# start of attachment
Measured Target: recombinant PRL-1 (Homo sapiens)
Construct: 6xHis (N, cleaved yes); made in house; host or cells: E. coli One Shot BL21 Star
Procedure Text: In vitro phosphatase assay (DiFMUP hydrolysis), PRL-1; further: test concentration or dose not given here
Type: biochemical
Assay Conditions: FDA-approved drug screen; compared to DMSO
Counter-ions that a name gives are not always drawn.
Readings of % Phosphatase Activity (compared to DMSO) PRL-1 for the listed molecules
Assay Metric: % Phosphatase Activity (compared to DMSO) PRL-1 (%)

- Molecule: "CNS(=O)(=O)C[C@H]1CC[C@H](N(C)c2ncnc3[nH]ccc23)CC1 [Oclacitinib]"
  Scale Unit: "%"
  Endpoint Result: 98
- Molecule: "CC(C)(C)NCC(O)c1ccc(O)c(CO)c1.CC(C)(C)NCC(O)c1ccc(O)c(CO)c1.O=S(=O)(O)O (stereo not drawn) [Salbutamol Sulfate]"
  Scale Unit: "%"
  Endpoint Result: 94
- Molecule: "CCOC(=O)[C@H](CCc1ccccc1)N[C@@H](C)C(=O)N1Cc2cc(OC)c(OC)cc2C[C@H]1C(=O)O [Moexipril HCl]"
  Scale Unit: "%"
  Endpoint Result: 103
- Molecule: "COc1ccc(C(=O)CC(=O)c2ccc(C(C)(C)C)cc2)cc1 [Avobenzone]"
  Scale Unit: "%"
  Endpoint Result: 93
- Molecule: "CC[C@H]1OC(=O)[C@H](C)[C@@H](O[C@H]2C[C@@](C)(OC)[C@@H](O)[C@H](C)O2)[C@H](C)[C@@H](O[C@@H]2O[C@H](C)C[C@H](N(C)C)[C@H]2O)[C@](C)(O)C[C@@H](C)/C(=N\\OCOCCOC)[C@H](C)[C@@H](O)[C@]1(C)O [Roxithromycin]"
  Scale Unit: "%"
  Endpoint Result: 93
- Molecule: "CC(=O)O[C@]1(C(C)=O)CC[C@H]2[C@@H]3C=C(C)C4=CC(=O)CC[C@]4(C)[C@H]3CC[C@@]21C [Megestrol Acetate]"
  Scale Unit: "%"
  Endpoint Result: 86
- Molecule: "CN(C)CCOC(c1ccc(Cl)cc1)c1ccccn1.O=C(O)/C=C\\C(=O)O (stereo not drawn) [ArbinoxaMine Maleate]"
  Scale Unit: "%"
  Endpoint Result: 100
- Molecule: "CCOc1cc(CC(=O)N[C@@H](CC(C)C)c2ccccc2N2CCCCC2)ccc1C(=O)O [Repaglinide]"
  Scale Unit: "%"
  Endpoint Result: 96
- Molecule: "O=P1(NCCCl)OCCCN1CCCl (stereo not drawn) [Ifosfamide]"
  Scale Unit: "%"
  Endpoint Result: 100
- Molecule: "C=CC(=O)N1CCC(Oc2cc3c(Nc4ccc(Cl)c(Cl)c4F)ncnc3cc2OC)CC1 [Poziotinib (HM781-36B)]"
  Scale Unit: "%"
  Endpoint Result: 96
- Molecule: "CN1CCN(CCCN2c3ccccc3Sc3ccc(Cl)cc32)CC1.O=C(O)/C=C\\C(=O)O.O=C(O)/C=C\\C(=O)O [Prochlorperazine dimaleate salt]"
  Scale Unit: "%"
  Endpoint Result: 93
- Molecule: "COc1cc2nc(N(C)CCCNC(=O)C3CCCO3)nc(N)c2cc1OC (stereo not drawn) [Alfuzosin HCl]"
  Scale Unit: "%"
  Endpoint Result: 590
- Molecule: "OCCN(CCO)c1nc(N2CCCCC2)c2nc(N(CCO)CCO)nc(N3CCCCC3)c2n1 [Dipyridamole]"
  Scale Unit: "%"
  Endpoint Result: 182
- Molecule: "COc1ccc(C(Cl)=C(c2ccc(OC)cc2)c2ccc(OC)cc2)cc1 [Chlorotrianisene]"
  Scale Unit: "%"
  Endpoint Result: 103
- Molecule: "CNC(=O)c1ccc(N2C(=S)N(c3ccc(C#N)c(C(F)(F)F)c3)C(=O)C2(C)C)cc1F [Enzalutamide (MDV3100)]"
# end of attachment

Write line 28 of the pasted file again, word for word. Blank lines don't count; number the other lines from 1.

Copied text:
  Scale Unit: "%"